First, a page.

The dogs grow closer, she must move faster. Even so her mind flashes back to six months past. She was heavy with the pregnancy, and he sent her away. He promised everything would be fine; he would meet her back at the lair. She waited a full two moons for him. The cubs came and still he did not come, and now the dogs have returned and threatened what their last creation made from the love they shared.
      She gains strength from the memory and continues her frantic pace. The river! She has reached the river. Now to walk in the water down stream and turn back up, she will let them think she continued downstream. That will work, it must work. Now to get back to the den and the little ones as quickly as she can, she must move them tonight, they must make the trip earlier than expected.
      She reaches the summit of her hillside and is greeted by her little ones, they are still safe. She quickly explains that they must move, and gathers her family. They begin their journey in the direction opposite to that in which she took the hounds. Their pace is much slower and the terrain less troublesome. All she can hope for at this point is that she has bought them enough time.
      As they near the clearing she hears the hounds in the distance. She decides to keep the little ones in the thick underbrush for their safety. It will make moving that much longer but in the long run it will be safer.
      The deer are still in the clearing as they round the bend. That means the hounds are up wind from them, and they are still undetected. She can hear the river ahead, it is close. As she approaches the riverside she must keep her little ones under cover while she searches for a shallow to make it easier for them to cross. The water is running rapidly though, which will make crossing harder for the cubs. She must carry them each across the river herself.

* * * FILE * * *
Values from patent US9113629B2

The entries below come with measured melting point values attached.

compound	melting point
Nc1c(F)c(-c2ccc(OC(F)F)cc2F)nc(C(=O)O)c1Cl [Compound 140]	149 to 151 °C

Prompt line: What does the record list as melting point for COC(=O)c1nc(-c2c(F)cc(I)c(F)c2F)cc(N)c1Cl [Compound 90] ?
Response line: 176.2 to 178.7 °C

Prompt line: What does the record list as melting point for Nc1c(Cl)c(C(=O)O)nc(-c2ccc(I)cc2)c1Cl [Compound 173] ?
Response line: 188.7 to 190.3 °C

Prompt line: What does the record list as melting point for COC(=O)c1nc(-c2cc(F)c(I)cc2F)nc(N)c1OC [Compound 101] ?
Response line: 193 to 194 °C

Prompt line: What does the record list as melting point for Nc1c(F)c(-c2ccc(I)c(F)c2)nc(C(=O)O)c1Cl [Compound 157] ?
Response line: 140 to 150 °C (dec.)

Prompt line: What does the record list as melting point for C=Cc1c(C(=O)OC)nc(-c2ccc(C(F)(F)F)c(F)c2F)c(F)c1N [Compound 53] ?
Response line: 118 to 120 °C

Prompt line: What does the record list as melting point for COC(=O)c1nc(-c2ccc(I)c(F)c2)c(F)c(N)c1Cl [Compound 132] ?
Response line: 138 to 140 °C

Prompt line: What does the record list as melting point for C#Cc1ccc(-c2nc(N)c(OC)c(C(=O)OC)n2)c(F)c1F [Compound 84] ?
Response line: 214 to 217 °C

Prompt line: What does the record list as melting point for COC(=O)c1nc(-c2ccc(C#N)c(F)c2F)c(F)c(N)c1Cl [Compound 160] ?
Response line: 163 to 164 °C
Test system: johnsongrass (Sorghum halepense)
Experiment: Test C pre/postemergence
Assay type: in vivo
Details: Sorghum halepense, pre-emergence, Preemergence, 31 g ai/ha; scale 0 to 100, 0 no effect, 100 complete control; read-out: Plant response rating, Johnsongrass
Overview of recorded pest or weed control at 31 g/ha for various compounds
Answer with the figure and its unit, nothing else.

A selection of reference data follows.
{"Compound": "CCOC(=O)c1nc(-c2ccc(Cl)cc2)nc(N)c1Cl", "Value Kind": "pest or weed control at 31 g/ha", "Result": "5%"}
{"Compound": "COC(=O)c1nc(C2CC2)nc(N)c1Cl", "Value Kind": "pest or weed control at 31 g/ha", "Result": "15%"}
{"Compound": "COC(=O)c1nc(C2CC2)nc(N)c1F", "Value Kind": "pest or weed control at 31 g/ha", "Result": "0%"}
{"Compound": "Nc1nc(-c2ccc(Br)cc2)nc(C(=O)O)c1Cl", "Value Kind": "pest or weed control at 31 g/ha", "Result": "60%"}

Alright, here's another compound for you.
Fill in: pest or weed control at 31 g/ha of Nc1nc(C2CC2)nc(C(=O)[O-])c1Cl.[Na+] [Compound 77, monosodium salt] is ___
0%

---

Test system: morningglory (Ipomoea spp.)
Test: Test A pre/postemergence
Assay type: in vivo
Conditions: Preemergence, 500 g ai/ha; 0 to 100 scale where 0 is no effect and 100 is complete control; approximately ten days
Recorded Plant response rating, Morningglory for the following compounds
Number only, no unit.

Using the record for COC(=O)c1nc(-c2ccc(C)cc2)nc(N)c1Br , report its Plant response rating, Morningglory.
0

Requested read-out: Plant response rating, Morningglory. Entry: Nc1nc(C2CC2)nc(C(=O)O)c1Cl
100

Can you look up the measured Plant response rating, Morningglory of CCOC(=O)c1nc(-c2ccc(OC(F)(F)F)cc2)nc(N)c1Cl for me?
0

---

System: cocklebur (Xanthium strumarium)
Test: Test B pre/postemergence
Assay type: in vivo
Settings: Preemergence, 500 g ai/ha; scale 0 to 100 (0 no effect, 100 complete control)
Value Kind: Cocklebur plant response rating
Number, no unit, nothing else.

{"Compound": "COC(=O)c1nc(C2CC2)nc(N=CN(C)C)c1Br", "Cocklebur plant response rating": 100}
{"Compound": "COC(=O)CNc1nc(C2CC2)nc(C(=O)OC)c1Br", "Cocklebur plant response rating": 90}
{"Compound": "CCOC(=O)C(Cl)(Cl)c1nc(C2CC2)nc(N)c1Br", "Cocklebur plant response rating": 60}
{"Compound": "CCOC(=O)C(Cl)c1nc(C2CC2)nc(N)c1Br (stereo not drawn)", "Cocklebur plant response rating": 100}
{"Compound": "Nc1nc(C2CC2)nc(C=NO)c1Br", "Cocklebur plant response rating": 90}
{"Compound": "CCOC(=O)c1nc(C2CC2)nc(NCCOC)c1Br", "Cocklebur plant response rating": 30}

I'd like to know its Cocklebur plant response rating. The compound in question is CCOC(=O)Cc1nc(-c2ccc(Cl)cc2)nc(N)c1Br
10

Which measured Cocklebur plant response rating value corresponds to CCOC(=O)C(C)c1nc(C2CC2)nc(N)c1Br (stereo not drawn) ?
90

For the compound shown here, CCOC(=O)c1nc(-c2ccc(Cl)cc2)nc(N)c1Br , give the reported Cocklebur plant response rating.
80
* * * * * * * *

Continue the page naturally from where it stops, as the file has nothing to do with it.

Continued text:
She takes the first cub by the nap of its neck and begins the crossing of the river, once on the other side she places him in a covered area safe from sight. She then proceeds to do the same with his remaining brothers and sisters. As she is carrying the last of her young across the river, she catches wind of the dogs and can hear their baying nearby. This is no time to panic, most of the little ones are on the other side, she must make it across with this last one and they are safe! She keeps repeating this in her mind as she struggles to keep going. Her muscles are weakened, but she knows she must finish her task before she can rest. Their safety depends on her.
      She has made it! Her muscles are screaming and feel as if they are on fire, but she must move the cubs from the edge of the river to a safer hiding spot. As she does so, she notices that the moon is starting to set and the sun is cresting in the east. As she had watched the moon rise hours ago, the sun now begins its ascent into the sky.
      The little band travels until the sun is almost at its highest point in the sky, then she spies it. A den, one she has only dreamed of before. On a ledge where it would keep her young ones safe, but still allow them to explore. Is it vacant or is there still another dwelling inside? She tucks her little ones aside, and then goes to check the den.
      Once inside she sees that it has been empty for a very long time. They have found their new home, and they will now be safe.

Traci Smiley lives in Mesa, Arizona with her wonderful husband and 3 beautiful children. She has always loved to read, but discovered writing in her senior year of high school through the encouragement of her English teacher, Mrs. DeFrench. By the end of the school year, Traci had filled a 5-subject binder with poems she had written. She hopes you enjoyed reading this as much as she enjoyed writing it.